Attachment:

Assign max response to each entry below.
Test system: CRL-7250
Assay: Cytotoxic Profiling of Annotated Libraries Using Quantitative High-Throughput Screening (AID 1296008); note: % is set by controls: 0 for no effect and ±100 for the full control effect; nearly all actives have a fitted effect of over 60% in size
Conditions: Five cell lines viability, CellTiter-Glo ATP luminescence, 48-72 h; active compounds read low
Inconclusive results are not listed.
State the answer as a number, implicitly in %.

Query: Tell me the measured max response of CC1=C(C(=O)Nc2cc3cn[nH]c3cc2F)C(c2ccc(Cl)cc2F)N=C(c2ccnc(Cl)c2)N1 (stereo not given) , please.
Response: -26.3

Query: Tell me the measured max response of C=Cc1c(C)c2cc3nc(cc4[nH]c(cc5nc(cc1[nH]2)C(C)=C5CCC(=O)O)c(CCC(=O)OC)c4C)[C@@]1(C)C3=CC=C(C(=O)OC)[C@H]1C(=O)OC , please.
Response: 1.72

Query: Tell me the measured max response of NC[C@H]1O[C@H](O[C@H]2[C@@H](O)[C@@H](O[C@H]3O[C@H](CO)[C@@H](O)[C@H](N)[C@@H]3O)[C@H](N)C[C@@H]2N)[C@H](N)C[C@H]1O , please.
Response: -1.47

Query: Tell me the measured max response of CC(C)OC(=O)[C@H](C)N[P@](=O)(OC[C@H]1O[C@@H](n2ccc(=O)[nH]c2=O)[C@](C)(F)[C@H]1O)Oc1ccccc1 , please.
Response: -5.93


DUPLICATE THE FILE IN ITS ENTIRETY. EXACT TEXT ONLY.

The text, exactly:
Assign max response to each entry below.
Test system: CRL-7250
Assay: Cytotoxic Profiling of Annotated Libraries Using Quantitative High-Throughput Screening (AID 1296008); note: % is set by controls: 0 for no effect and ±100 for the full control effect; nearly all actives have a fitted effect of over 60% in size
Conditions: Five cell lines viability, CellTiter-Glo ATP luminescence, 48-72 h; active compounds read low
Inconclusive results are not listed.
State the answer as a number, implicitly in %.

Query: Tell me the measured max response of CC1=C(C(=O)Nc2cc3cn[nH]c3cc2F)C(c2ccc(Cl)cc2F)N=C(c2ccnc(Cl)c2)N1 (stereo not given) , please.
Response: -26.3

Query: Tell me the measured max response of C=Cc1c(C)c2cc3nc(cc4[nH]c(cc5nc(cc1[nH]2)C(C)=C5CCC(=O)O)c(CCC(=O)OC)c4C)[C@@]1(C)C3=CC=C(C(=O)OC)[C@H]1C(=O)OC , please.
Response: 1.72

Query: Tell me the measured max response of NC[C@H]1O[C@H](O[C@H]2[C@@H](O)[C@@H](O[C@H]3O[C@H](CO)[C@@H](O)[C@H](N)[C@@H]3O)[C@H](N)C[C@@H]2N)[C@H](N)C[C@H]1O , please.
Response: -1.47

Query: Tell me the measured max response of CC(C)OC(=O)[C@H](C)N[P@](=O)(OC[C@H]1O[C@@H](n2ccc(=O)[nH]c2=O)[C@](C)(F)[C@H]1O)Oc1ccccc1 , please.
Response: -5.93